Fully homomorphic encryption is about computing two types of operations over encrypted values: from E(m1) and E(m2), you can compute E(m1*m2) and E(m1+m2). Fully homomorphic encryption allows for arbitrary computations; ultimately, you could provide encrypted inputs to a biiig computer, which will run the computation and provide the encrypted result, without needing to trust that big computer. The idea is that the state of a transistor in a virtual circuit can be encrypted, and the additions/multiplications are sufficient to emulate state changes based on inputs to the transistor. The big computer would have to run a virtual CPU, with a few homomorphic operations for each transistor in the virtual CPU and for each clock cycle. Needless to say, this looks expensive.
Unfortunately, the best known fully homomorphic encryption algorithms (derived from Gentry's work in 2009) are awfully slow and inefficient, making it not worth the effort (i.e. the whole Amazon S3 cloud could not compute homomorphically faster than what a single smartcard could do without the encryption). The research area is not dead, far from it; but it is very new and has not yet produced anything practical.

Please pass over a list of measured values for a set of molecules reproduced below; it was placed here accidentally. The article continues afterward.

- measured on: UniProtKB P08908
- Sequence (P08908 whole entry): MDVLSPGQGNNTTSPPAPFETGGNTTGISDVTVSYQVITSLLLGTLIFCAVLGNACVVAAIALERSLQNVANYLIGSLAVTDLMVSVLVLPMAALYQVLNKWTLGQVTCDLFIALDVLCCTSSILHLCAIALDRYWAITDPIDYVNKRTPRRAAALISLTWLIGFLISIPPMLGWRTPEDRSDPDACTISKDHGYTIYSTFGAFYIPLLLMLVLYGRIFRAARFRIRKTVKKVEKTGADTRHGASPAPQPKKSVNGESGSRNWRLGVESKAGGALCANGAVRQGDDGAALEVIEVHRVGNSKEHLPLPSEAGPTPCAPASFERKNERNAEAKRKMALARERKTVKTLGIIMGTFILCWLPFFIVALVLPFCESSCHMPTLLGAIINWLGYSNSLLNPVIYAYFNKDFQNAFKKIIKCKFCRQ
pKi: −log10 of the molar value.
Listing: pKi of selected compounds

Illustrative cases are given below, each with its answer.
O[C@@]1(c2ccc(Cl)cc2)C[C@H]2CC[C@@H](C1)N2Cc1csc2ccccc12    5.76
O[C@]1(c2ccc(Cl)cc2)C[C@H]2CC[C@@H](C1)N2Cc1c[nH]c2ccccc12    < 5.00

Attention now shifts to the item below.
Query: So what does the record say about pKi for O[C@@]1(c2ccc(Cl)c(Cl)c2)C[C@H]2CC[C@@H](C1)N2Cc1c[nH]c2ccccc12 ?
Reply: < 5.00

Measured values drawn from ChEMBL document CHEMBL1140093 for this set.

No. Fully homomorphic cryptography is not practical today -- not on a desktop computer, and not on a chip-card. See, e.g., the following question on our sister site, Crypto.SE: What is the most practical fully homomorphic cryptosystem?. (Excerpt: "none of them are practical ... yet".) The press release you are reading probably got distorted by the publication relations folks. Hey, it happens.